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Massive wildfire becomes largest in California history

  • 7 Aug 2018

The Mendocino Complex fire surpassed the Thomas Fire, which burned 117,639 hectares in Santa Barbara and Ventura counties in 2017, as officials say the fire is expected to burn for the rest of the month.

A US Air Force plane drops fire retardant on a burning hillside in the Ranch Fire in Clearlake Oaks in California. ( AP )

California's biggest wildfire on record was expected to burn for the rest of the month, fire officials said on Tuesday, as hot and windy conditions challenged thousands of fire crews battling eight major blazes burning out of control across the state.

The Mendocino Complex grew to span 117,639 hectares (290,692 acres) by Tuesday morning, with barely a third of it contained since two wildfires merged at the southern tip of the Mendocino National Forest, the California Department of Forestry and Fire Protection (Cal Fire) said.

It is the largest of eight major fires burning out of control across California, prompting US President Donald Trump to declare a "major disaster" in the state.

"Unfortunately, they're not going to get a break anytime soon," National Weather Service meteorologist Brian Hurley said of firefighters who had cut buffer lines around 30 percent of the blaze. 

"It's pretty doggone hot and dry, and it's going to stay that way."

TRT World's Alexi Noelle has more.

Hurley said temperatures could reach 43 Celsius (110 degrees Fahrenheit) in Northern California over the next few days with gusty winds fanning the flames.

Largest of eight

The Mendocino Complex, which has destroyed 75 homes and forced thousands to flee, is the largest of eight major wildfires burning out of control across California, prompting US President Donald Trump to declare a "major disaster" in the state.

A total of nearly 3,900 people were fighting the Mendocino Complex Fire, including crews from Arizona, Washington and Alaska.

The Ranch Fire, part of the Mendocino Complex Fire, crests a ridge as Battalion Chief Matt Sully directs firefighting operations on High Valley Rd. near Clearlake Oaks, California, on Sunday.(AFP)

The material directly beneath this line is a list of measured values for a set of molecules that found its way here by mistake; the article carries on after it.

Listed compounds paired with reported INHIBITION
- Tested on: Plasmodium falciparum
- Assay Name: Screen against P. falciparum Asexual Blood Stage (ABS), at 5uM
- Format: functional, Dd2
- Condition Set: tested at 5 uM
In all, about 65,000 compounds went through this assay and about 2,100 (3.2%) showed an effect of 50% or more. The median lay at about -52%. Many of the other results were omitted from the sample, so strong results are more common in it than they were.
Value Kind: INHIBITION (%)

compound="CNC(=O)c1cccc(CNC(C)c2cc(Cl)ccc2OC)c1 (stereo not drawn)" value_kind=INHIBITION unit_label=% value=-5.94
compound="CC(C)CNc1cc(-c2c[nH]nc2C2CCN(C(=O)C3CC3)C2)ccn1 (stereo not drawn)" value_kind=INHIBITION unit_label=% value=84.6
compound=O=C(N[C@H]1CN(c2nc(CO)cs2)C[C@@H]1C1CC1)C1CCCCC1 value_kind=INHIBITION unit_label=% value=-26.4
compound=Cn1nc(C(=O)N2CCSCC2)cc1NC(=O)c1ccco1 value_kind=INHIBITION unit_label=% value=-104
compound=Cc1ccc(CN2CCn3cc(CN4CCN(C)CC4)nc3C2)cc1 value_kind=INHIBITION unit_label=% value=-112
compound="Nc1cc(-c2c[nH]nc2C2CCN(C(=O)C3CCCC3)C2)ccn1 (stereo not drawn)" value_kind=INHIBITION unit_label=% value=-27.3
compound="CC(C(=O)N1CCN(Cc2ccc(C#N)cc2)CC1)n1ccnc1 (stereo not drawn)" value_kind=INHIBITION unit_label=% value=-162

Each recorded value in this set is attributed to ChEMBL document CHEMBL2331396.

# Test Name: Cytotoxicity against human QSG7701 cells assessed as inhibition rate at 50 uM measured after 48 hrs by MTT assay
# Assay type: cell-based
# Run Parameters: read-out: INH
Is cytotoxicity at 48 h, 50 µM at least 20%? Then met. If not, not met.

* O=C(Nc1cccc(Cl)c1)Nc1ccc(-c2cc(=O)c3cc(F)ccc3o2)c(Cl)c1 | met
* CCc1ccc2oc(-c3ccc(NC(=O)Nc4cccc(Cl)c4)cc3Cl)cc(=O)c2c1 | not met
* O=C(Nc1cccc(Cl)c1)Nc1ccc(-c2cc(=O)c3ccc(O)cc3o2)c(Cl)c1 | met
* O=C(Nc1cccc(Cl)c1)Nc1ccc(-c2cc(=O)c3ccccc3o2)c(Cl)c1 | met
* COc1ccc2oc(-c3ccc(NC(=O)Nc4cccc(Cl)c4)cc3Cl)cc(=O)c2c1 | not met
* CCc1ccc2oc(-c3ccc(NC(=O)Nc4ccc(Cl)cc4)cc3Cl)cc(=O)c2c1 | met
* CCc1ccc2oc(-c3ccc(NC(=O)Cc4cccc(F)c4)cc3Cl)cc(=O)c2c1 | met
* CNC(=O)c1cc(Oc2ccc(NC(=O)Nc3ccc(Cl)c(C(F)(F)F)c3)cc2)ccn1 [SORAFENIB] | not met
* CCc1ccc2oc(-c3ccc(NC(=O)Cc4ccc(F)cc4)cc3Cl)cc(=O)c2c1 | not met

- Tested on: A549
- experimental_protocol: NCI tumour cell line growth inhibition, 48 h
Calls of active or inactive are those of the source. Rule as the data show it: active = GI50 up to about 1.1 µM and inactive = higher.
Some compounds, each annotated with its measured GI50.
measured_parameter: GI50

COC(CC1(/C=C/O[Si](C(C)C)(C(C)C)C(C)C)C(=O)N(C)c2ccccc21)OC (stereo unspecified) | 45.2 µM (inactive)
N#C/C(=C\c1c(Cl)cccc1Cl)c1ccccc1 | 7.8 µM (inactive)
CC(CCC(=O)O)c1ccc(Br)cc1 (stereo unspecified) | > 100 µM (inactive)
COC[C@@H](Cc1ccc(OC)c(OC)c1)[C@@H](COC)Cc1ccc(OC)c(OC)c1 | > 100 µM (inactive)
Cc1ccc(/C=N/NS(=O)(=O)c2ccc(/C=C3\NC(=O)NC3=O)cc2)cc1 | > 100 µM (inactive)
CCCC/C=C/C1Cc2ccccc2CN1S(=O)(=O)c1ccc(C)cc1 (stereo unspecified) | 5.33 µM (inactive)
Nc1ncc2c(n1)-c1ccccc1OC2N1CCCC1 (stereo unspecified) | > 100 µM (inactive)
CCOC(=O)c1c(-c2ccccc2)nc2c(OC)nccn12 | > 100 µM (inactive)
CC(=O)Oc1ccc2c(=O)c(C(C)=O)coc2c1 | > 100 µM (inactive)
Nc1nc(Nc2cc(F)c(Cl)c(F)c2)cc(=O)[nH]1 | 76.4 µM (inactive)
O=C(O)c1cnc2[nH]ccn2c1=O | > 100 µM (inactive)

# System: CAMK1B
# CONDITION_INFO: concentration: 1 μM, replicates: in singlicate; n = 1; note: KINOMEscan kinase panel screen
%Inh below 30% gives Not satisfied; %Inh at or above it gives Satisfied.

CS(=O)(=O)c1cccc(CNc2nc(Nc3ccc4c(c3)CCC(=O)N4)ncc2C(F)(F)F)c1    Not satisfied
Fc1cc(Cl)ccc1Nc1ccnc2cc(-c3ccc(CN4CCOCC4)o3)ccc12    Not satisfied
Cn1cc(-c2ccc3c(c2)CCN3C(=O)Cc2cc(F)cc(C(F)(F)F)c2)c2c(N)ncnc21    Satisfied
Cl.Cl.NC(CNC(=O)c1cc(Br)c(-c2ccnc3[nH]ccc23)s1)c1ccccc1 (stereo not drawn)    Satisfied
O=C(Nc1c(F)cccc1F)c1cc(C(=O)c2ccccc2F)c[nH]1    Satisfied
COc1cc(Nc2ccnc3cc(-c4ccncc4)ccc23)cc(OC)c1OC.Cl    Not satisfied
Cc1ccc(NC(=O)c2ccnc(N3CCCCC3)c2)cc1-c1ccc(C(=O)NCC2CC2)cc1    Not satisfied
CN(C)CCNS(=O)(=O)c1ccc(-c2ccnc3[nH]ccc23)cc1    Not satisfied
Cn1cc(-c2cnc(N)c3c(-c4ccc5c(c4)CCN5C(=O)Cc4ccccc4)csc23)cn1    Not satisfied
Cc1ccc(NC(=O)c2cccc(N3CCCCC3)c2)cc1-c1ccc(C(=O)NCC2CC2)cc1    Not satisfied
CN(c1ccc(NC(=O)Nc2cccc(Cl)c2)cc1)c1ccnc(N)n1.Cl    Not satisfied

Some 200 soldiers from the 14th Brigade Engineer Battalion at Joint Base Lewis-McChord near Tacoma, Washington, have also been called in to help in one of the most destructive fire seasons on record.

On Sunday, 140 fire managers and specialists from Australia and New Zealand underwent special training and were issued safety gear at the National Interagency Fire Center in Boise before being deployed to fires in the Pacific Northwest and California.

Crews battling the Mendocino Complex on Monday were focusing on keeping flames from breaking through fire lines on a ridge above the foothill communities of Nice, Lucerne, Glen Haven, and Clearlake Oaks, said Tricia Austin, a spokeswoman for Cal Fire.

"If it were to be carried outside of those lines they have on the ridge, it could sweep down into those communities, that's what we're trying to prevent," she said.

Evacuations ordered

Elsewhere in California, evacuations were ordered for cabins in Cleveland National Forest canyons in Orange County on Monday afternoon after a blaze broke out and quickly spread to blacken some  283 hectares (700 acres).

The Carr Fire — which has torched 66,047.5 hectares (163,207 acres) in the scenic Shasta-Trinity region north of Sacramento since breaking out on July 23 — was 45 percent contained.

The Carr Fire has been blamed for seven deaths, including a 21-year-old apprentice PG&E lineman Jay Ayeta, whom the company said on Sunday was killed in a vehicle crash as he worked with crews in dangerous terrain.

"California wildfires are being magnified & made so much worse by the bad environmental laws which aren't allowing massive amount of readily available water to be properly utilised," Trump wrote on Twitter.

A California Department of Forestry and Fire Protection spokesman declined to comment on Trump's tweet but said crews did not lack water to fight the flames.

Environmental activists and some politicians say the intensity of the state's wildfire season could be linked in part to climate change. 

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